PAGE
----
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Beaches Type
2 hours to Half Day Time to Spend
Napili Beach
Though not nearly as expansive as Wailea or Kaanapali, crescent-shaped Napili Beach is particularly popular with families. Napili's waters are much calmer than those at other Maui beaches, so kids and adults alike can take to the seas for swimming, paddleboarding and boogie-boarding. Plus, Napili Beach provides a quiet, laid-back atmosphere that sunbathers love.
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#7

#7 in Maui

Free
You visit Hookipa to see Maui's daredevils hang 10, and you head to Kaihalulu or Waianapanapa for multicolored sands. So which beach do you go to just to swim and relax? Wailea. This shoreline caters to the sun-seeking guests of several nearby resorts. Wailea feels much less rugged than some of Maui's other beaches: The tawny-colored sand is lined by palm trees and a paved walkway connecting the shoreline to the area's hotels, shops and restaurants. What's more, visitors to this beach will have access to water sports equipment rentals. And because the waters here are relatively calm, Wailea Beach is great for those looking to swim or snorkel.
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Beaches Type
2 hours to Half Day Time to Spend
Wailea Beach
You visit Hookipa to see Maui's daredevils hang 10, and you head to Kaihalulu or Waianapanapa for multicolored sands. So which beach do you go to just to swim and relax? Wailea. This shoreline caters to the sun-seeking guests of several nearby resorts. Wailea feels much less rugged than some of Maui's other beaches: The tawny-colored sand is lined by palm trees and a paved walkway connecting the shoreline to the area's hotels, shops and restaurants. What's more, visitors to this beach will have access to water sports equipment rentals. And because the waters here are relatively calm, Wailea Beach is great for those looking to swim or snorkel.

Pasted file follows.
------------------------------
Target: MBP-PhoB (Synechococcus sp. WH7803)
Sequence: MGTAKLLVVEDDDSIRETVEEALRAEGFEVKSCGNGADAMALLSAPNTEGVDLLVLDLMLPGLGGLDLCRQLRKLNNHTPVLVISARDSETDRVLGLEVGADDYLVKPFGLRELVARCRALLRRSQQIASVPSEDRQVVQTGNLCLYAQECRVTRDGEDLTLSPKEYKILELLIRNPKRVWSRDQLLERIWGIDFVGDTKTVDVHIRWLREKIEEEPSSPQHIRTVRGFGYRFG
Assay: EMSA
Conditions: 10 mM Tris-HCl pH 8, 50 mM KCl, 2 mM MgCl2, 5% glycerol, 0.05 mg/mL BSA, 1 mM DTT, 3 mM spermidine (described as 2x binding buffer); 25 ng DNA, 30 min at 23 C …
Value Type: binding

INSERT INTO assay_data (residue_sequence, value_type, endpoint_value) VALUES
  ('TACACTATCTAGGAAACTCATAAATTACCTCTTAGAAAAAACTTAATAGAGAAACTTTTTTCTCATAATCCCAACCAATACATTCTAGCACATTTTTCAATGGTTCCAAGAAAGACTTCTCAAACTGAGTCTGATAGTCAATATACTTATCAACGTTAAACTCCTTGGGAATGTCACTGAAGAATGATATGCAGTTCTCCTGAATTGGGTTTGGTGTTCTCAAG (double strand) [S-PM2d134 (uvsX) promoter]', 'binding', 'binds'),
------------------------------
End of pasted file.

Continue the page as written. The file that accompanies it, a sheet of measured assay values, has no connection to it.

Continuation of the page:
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#8

#8 in Maui

Free
In Hawaiian, "Waianapanapa" means "glistening waters." But it's not the ocean that draws travelers to Waianapanapa State Park  it's the jet-black sands. The shoreline here is composed of volcanic sediment, which acts as a stark contrast to the bright blue waves and verdant jungle.
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Beaches Type
Half Day to Full Day Time to Spend
Waianapanapa State Park
In Hawaiian, "Waianapanapa" means "glistening waters." But it's not the ocean that draws travelers to Waianapanapa State Park  it's the jet-black sands. The shoreline here is composed of volcanic sediment, which acts as a stark contrast to the bright blue waves and verdant jungle.
... more
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#9

#9 in Maui

Free
The wintertime waves at Hookipa Beach are so white and frothy that hardcore surfers and windsurfers can't stay away. The water is definitely too rough for swimming, but if you're even remotely curious about surfing, you should pause at Mile 9 along the Road to Hana to take in the action at this stretch coastline near Paia in Upcountry Maui. Even if you're not one for water sports, travelers say that the photo opportunities alone are worth stopping for. What's more, the beach is also known to attract sunbathing sea turtles (especially in the afternoon).
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Beaches Type
1 to 2 hours Time to Spend
Hookipa Beach
The wintertime waves at Hookipa Beach are so white and frothy that hardcore surfers and windsurfers can't stay away. The water is definitely too rough for swimming, but if you're even remotely curious about surfing, you should pause at Mile 9 along the Road to Hana to take in the action at this stretch coastline near Paia in Upcountry Maui. Even if you're not one for water sports, travelers say that the photo opportunities alone are worth stopping for. What's more, the beach is also known to attract sunbathing sea turtles (especially in the afternoon).